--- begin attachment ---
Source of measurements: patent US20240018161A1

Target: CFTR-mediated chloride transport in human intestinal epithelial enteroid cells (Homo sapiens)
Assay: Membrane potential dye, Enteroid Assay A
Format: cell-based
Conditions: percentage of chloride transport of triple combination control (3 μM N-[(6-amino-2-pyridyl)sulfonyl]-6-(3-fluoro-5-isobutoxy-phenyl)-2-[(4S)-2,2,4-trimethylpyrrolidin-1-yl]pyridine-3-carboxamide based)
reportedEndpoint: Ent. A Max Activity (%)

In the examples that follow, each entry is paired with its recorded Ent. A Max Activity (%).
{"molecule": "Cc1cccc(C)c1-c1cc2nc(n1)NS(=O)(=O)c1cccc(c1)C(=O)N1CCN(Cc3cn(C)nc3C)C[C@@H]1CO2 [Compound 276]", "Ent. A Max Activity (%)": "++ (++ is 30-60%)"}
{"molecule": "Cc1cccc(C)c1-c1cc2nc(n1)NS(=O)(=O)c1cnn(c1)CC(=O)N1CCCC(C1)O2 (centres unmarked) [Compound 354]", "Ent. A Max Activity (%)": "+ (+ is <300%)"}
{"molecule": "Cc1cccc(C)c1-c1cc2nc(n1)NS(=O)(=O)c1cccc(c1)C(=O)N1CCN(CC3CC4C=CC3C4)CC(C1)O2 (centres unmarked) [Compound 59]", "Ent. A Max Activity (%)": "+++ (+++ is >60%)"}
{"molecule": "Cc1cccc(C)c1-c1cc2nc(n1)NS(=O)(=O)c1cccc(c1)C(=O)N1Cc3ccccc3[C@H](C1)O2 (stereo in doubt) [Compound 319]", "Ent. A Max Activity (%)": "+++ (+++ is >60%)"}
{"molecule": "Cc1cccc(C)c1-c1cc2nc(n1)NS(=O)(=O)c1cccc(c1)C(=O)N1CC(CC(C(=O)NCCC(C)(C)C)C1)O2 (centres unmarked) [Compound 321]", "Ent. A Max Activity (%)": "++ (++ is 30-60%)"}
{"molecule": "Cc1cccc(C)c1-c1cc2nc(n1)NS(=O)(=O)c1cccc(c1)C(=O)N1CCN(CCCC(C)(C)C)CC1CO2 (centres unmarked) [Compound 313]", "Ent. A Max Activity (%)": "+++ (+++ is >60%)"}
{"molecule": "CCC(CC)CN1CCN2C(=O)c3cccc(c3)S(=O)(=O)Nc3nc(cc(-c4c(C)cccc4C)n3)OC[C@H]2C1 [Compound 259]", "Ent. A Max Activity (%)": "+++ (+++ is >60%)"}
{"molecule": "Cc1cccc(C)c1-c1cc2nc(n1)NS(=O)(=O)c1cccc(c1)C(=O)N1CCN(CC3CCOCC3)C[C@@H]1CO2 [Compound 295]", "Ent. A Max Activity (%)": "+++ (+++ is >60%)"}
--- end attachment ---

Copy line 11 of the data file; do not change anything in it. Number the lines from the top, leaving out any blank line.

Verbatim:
{"molecule": "Cc1cccc(C)c1-c1cc2nc(n1)NS(=O)(=O)c1cccc(c1)C(=O)N1Cc3ccccc3[C@H](C1)O2 (stereo in doubt) [Compound 319]", "Ent. A Max Activity (%)": "+++ (+++ is >60%)"}